On March 20, 2019, the SEC announced the adoption of amendments to Regulation S-K intended to modernize and simplify disclosure requirements applicable to SEC reporting companies. Highlighted below are two changes of note for companies in the technology, media and telecommunications (“TMT”) sector.
Omission of Schedules to Exhibits
M&A deal activity in the TMT sector has been particularly strong in recent years. When publicly filing a merger, acquisition or similar agreement for these deals, reporting companies customarily exclude from the filing the disclosure schedules and other immaterial attachments to the agreement. While these omissions previously were permitted only for material merger, acquisition and similar agreements, under the new rules, immaterial schedules and similar attachments may be omitted from all exhibit filings, including material contracts such as credit agreements and services agreements.
This provides welcome relief to reporting companies, some of which have already been omitting such immaterial schedules and attachments from material contracts – in some cases, resulting in an SEC comment requesting that the company refile the exhibits in full. Public companies and their prospective counterparties in the TMT sector should consider how to maximize the benefits provided by the new rules when drafting and negotiating deal documentation. For example, in preparing an acquisition agreement, the deal parties can limit the amount of immaterial information ultimately made publicly available by moving this information to the schedules of the agreement to be filed. Entire agreements, such as software licenses or technology services agreements (e.g., software and maintenance support agreements, and data center and hosting arrangements), if immaterial and included as a schedule to a material contract, may also be omitted from public filings.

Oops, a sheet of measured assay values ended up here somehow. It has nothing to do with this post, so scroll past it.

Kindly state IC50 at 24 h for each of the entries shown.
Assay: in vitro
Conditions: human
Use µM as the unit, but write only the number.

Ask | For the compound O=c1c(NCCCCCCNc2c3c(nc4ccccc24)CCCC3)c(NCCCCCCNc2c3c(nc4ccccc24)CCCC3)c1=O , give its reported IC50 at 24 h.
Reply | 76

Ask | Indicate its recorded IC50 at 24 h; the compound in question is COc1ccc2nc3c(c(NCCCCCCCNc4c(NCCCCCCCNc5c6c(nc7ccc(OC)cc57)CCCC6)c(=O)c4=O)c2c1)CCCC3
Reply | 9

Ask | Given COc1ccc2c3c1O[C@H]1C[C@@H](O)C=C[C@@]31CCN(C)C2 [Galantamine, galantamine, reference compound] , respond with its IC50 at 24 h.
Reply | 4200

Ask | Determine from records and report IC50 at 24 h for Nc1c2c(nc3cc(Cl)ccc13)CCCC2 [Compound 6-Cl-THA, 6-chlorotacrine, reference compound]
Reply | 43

To benefit from the new rules, the information in the omitted schedules and attachments must be (i) not material and (ii) not otherwise disclosed in the body of the exhibit or in the base disclosure document to which the exhibit is attached. Reporting companies must file with the applicable exhibit a list briefly identifying the contents of the omitted schedules and attachments (unless that information is already included within the exhibit in a manner that conveys the subject matter of the omitted materials – e.g., in the table of contents) and should be prepared to furnish such omitted materials supplementally to the SEC upon request (although they need not undertake to do so in the filing).
While these new rules apply to SEC filings, other regulatory regimes remain unaffected and may require TMT companies to file complete copies of all agreements. For example, television broadcast licensees must continue to file material contracts with the FCC in accordance with FCC rules and regulations.
Elimination of Formal Process for Confidential Treatment Requests